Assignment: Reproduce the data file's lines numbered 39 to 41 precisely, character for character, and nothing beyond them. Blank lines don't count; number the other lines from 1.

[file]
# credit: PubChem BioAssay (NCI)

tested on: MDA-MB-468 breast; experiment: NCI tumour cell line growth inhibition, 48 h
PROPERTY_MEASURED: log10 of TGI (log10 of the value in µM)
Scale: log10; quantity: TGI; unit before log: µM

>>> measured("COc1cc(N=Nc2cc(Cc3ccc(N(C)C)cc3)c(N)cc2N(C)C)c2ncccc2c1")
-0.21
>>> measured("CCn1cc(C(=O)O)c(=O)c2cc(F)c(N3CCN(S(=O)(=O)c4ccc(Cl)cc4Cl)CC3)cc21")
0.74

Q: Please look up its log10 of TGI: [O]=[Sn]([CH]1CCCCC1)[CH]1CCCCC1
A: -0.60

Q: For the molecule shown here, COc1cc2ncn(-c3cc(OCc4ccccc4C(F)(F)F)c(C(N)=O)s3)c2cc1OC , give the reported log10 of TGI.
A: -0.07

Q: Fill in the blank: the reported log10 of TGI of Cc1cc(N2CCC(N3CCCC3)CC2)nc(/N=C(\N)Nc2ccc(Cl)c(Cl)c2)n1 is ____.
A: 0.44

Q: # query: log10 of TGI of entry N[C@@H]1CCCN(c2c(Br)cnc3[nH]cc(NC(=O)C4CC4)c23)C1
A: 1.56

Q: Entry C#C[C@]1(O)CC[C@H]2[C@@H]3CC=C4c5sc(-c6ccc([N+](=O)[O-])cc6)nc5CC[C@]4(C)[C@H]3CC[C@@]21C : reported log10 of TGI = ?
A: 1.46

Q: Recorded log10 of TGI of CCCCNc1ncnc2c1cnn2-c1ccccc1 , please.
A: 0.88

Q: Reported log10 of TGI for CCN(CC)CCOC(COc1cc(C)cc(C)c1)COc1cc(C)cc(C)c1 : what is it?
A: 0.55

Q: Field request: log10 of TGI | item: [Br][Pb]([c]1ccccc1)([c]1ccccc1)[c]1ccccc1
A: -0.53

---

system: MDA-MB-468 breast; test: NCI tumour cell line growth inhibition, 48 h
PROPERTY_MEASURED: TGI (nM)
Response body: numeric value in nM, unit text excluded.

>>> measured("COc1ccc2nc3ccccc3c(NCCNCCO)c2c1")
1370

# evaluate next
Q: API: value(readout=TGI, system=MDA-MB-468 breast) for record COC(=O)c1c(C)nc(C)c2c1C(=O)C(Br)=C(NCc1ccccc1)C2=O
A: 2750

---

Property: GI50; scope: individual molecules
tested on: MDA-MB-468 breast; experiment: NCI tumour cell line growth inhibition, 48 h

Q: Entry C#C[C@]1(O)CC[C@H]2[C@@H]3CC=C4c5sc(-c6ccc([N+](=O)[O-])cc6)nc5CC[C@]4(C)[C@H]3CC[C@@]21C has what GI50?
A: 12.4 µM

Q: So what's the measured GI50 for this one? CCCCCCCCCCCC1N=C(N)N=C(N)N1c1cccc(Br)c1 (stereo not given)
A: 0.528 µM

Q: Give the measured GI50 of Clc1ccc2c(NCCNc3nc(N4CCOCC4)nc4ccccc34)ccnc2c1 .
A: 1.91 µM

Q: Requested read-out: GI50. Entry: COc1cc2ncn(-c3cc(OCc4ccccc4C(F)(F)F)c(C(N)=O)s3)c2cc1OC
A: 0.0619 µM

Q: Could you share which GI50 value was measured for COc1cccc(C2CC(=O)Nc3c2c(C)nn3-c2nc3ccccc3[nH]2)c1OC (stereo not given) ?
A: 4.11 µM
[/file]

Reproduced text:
Q: So what's the measured GI50 for this one? CCCCCCCCCCCC1N=C(N)N=C(N)N1c1cccc(Br)c1 (stereo not given)
A: 0.528 µM

Q: Give the measured GI50 of Clc1ccc2c(NCCNc3nc(N4CCOCC4)nc4ccccc34)ccnc2c1 .